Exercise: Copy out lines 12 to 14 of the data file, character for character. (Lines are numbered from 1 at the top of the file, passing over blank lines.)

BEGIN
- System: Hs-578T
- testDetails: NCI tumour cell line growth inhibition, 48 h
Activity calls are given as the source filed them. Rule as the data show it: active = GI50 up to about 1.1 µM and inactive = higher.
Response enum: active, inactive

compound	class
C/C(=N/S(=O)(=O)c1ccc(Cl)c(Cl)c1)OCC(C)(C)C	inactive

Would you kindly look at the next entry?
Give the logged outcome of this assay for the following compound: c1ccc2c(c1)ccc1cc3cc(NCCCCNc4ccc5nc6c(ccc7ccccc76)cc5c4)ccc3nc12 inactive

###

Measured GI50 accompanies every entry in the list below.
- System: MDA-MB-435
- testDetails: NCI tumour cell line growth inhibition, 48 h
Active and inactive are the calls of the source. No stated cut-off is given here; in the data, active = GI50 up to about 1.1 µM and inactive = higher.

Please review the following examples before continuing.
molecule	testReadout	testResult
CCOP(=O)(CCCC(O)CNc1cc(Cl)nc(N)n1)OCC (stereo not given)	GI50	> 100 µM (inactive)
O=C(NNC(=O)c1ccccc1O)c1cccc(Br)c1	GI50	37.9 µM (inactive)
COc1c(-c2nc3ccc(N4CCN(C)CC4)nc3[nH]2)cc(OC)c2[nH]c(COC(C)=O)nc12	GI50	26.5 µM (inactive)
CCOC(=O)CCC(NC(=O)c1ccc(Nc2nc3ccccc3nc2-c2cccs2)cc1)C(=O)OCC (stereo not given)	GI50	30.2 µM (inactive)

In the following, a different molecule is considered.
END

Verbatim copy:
- testDetails: NCI tumour cell line growth inhibition, 48 h
Active and inactive are the calls of the source. No stated cut-off is given here; in the data, active = GI50 up to about 1.1 µM and inactive = higher.

Please review the following examples before continuing.